On the face of it, compliance with GHS norms sees straightforward. Practical implementation and compliance can be an involved task given how complex it is for the uninitiated.

GHS SDS must be prepared if any chemical or formulation is deemed hazardous according to various classes. The manufacturer, dealer, importer or exporter must prepare GHS Safety Data Sheets when the chemical matches cut off value for various hazard classes. For instance, chemicals falling into the acute toxicity class with a concentration limit of 1% or more must have the appropriate GHS SDS. In the case of chemicals known to be carcinogenic or to affect reproductive organisms, the cut-off value is less than 0.1%. While the format is standardized, it also requires compliance with each section of the 16 sections that refer to identification, composition, first-aid measures, fire-fighting, incidental release, handling, exposure control, stability and other information. If it is just one chemical, it is easy to decide. If a chemical forms part of a formulation the task becomes more complicated and requires expert professional assistance for the right classification.

Preparation of the safety data sheet involves the inclusion of minimum information as regards GHS product identifier, use of the chemical and restrictions along with hazard classification. Manufacturers may hesitate when it comes to disclosing ingredients of a chemical formulation but this is a prerequisite and must be done in a way to ensure confidentiality while disclosing the right amount of information, an area where the expertise of experienced professionals comes in handy.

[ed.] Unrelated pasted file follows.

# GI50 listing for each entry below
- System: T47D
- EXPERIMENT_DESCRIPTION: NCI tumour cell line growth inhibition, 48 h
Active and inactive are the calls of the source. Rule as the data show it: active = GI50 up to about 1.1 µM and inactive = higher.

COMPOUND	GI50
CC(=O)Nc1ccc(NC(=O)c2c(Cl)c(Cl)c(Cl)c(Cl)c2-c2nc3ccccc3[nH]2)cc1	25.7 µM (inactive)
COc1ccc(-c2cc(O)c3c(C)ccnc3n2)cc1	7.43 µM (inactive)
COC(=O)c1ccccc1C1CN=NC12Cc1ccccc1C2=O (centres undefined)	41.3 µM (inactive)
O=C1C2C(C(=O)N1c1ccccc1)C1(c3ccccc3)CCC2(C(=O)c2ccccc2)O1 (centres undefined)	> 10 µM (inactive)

It is also important that the contents be couched in simple language devoid of any ambiguities. Professionals involved in the preparation of data sheets are fully aware of the pitfalls of language use and know how to avoid them so as to make the contents precisely clear regardless of geographical locations and language usage in various countries. Where English is not the primary language, a document needs to be translated into the local language. An American company, for example, may export to the Far East or to Europe. The SDS must be translated into the local language in addition to English, still another reason for hiring professionals to do the job.

Not all countries have adopted GHS in the same way. It is not mandatory for countries to compulsorily follow the set of recommendations. Some countries, especially those in the European Union, have defined additionalorms. The same American exporter, if he wishes to enter the EU, must also have documents prepared to comply with EU regulations including complying with OSHA GHS implementation in the States. Over 65 countries have adopted GHS recommendations in part or full and they may also have their own regulations. In this perspective hiring experts to compile country, compliant data sheets asserts paramount importance.

In the US alone, GHS comes under the domain of OSHA as well as the EPA, DOT, and CPSC. A company or a dealer may have existing MSDS but these need to be recompiled into a standardized format covering classification, labels, and training. In some cases, chemicals may require reclassification and preparation of SDS from the ground up. Hiring experts to do the job is the safest and sure way to ensure full compliance.



Source by Garcia Robinson

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